I’m afarid that your explanation of Luke 8:39 avoids the issue, and is no explanation at all. What a grievous mistake: to tell everyone about Jesus when he should have been telling them about YHWH!

Likewise your criticism of the temple identification of Jesus doesn’t stand up. Noone would argue there is an equivalence between Jesus’s temple identification and believers as forming a living temple. Jesus is “the chief cornerstone” - Ephesians 2:20. he is also the presence of YHWH within the temple. In John’s gospel, he is the Word, who came and lived amongst us as a tabernacle (skene), the Greek word itself having associations with shekinah, the Hebrew word for the presence of God.

The terror and amazement of the disciples at Jesus after the storm was firstly a ‘natural’ reaction to somebody who embodied the supernatural in ways they did not understand. The worship by the disciples of Jesus after his walking on the water goes further. Never mind what kind of respect was accorded to the worthies of ancient times, proskynesis is exclusively used of worship of deity or Jesus in the NT. The exceptional OT example you cite of the use of the comparable word of King David proves the rule.

The cumulative effect of all the evidence, cast within the frame of strict monotheistic Judaism brings me to the exact opposite conclusion.

Again, the issue returns to definition of terms. “Strict monotheistic Judaism” can mean something very different today from it meant within the Hebrew thought-forms of the OT.

Jn 16:7 . Nevertheless I tell you the truth; It is expedient for you that I go away: for if I go not away, the Comforter will not come unto you; but if I depart, I will send him unto you.

This actually proves the opposite of what you are saying. Here, it is Jesus who says who will send the Holy Spirit. The quote casts doubt on what you are trying to prove from the other quotations as well. Of course Jesus was acting in conjunction with the Father in sending the Holy Spirit. But at the key moment, in Acts 2, when the Holy Spirit was given, the focus is on Jesus, not the Father.

I think what is particularly weak about the “human agency” argument in relation to Jesus is that at no point anywhere in the NT is it said or described that YHWH gave Jesus the kind of agency which you and others ascribe to him. The operation through Jesus of divine attributes and authority remains a mystery, which Jesus himself does not try to clarify, as he easily could, and should have, if he in fact was the human delegate of YHWH which you say he was.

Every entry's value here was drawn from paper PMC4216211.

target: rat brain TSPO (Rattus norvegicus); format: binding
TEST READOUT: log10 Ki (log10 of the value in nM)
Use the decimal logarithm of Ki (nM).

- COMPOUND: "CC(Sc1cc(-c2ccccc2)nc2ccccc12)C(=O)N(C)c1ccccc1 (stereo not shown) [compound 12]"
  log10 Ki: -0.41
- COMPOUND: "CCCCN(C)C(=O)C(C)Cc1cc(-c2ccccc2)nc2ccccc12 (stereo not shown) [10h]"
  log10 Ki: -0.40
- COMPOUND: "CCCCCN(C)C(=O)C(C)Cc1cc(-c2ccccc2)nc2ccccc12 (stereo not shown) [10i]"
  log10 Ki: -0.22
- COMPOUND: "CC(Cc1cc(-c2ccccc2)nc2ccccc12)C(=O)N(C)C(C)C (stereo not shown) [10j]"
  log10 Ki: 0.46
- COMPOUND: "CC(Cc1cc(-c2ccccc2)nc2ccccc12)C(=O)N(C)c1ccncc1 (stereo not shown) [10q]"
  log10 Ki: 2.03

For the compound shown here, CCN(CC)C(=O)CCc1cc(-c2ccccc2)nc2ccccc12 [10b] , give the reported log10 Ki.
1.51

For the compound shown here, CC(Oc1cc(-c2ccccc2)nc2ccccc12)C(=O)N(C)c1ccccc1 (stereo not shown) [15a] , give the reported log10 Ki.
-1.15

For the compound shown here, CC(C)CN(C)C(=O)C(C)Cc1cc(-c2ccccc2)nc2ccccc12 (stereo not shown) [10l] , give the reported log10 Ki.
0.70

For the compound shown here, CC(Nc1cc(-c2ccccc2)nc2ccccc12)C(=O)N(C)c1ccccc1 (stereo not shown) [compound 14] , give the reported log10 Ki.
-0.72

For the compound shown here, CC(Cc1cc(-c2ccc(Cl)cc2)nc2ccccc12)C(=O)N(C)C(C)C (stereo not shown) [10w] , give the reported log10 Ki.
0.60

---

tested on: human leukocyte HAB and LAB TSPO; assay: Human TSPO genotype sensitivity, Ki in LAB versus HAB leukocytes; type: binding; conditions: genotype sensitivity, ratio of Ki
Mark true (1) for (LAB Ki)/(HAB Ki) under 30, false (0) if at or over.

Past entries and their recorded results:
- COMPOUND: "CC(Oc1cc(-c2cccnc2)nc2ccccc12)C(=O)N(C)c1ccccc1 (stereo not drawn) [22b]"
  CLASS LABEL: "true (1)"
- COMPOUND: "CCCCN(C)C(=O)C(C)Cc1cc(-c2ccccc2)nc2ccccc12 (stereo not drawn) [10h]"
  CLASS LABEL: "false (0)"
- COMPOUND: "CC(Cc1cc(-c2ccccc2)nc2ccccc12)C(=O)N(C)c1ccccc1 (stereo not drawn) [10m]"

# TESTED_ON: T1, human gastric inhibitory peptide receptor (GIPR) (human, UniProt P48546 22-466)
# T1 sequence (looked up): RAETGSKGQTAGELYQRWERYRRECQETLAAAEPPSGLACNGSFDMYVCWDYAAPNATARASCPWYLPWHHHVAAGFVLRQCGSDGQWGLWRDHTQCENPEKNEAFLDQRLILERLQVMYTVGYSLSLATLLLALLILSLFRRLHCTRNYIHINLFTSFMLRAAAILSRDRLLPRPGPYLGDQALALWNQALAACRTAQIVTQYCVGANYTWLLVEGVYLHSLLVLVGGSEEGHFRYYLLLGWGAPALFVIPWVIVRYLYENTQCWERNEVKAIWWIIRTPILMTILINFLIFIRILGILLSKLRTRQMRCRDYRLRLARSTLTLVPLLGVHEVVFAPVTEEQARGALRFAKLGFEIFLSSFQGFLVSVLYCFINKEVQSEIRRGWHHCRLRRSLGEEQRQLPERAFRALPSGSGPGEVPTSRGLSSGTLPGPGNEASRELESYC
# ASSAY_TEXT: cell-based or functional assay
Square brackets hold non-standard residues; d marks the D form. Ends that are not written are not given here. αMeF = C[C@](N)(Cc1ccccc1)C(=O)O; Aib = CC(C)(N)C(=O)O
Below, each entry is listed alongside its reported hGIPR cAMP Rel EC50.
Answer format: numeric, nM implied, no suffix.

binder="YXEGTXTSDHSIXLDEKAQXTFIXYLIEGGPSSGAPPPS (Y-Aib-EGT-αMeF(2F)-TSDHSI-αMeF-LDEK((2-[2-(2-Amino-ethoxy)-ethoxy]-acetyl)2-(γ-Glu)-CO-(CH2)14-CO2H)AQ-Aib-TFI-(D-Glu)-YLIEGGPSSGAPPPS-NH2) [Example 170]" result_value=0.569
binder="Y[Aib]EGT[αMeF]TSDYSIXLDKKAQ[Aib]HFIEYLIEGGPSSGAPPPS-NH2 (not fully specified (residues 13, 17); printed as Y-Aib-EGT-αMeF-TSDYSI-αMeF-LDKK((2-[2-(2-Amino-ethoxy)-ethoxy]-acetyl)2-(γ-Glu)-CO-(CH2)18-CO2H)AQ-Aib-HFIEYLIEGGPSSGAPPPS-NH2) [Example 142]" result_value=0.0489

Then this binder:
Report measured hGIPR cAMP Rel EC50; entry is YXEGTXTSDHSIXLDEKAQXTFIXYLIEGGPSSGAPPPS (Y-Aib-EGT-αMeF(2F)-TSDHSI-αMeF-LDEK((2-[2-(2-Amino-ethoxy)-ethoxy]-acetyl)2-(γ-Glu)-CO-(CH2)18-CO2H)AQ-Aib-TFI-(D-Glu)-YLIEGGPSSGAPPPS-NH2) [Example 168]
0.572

This sounds seriously Oneness/Modalistic to me…no division between Father and Son?

You are reading too much into what I said. It’s obvious from all I’m saying that I do not hold a oneness/”modalistic” view of Jesus and the Father.

My conclusion remains the same. I was drawn into worship at the end of my previous post. A trinitarian position is the natural precursor to worship. It’s interesting that amongst the present day Jehovah’s Witnesses, probably the one organised worldwide group that comes closest to your position, passionate worship is singularly lacking in their assemblies.

Peter, thank you for your reply. At least the readers and those challenged by our mutual engagment will be able to read both sides of the issue. “Having the last say” is most certainly not my aim and from our engagment the valid conclusion will more clearly stand out as the best explanation.

I have a very spontaneous relationship with my God Yahweh and my saviour and Brother, Christ Jesus. My expressing appreciation, adoration and glory toward Jesus are expressions belonging to my greatest Hero. But I also experience it in context in that the Originator of this heroism was the Almighty God Yahweh. Since they are united in will and purpose I sense no tension in my worshiping Yahweh in and through Jesus. It is, simply put, how I’d imagine the Israelites felt when they rendered proskynesis to angelic emissaries and when they worshipped God and the King at the dedication ceremony. My life has been a very exciting journey in experiencing Yahweh and Jesus in their finding me, their surprising me and ultimately saving me. So rest assured that I feel no inferiority at all in my worshipful experiencing the One God and his human Messiah.

You should, however, inform yourself more on the issue of shaliach. James McGrath is who you should read. I also think your understanding of proskynesis is slanted. The Jehovah Witness cult is most certainly not the only ones denying “orthodox” trinitarianism. This is a misconception and one used by populist Evangelicalism to stigmatize proper Christian and biblical questioning of this doctrine. There is a definite development among “traditional” Church-going folk questioning this post-biblical development. Leading theologians add impetus to this development as well as the ministries of growing “biblical unitarian” groups. Another group is the Christadelphian sect. Then there are non-Trinitarian Adventist and Baptist groups, Arian Catholics and others who also deny this weak, yet artificially sustained doctrine. I’m not interested in sectarian worship at all, however. I’m a progressive Christian and I use the boldness God gives me through Christ to influence others, Jehovah’s Witnesses included, to free and unshackled worship. I therefore worship where I feel comfortable and free to express my faith. It’s a joy to find those in agreement with me, but it is also exciting to challenge those still stuck in extra-biblical hybrid Christianity.

You are welcome to have the final say if you want to and I hope to engage you on related issues in future again. (It will be a delight to find agreement on issues as well!)

Take care,

Jaco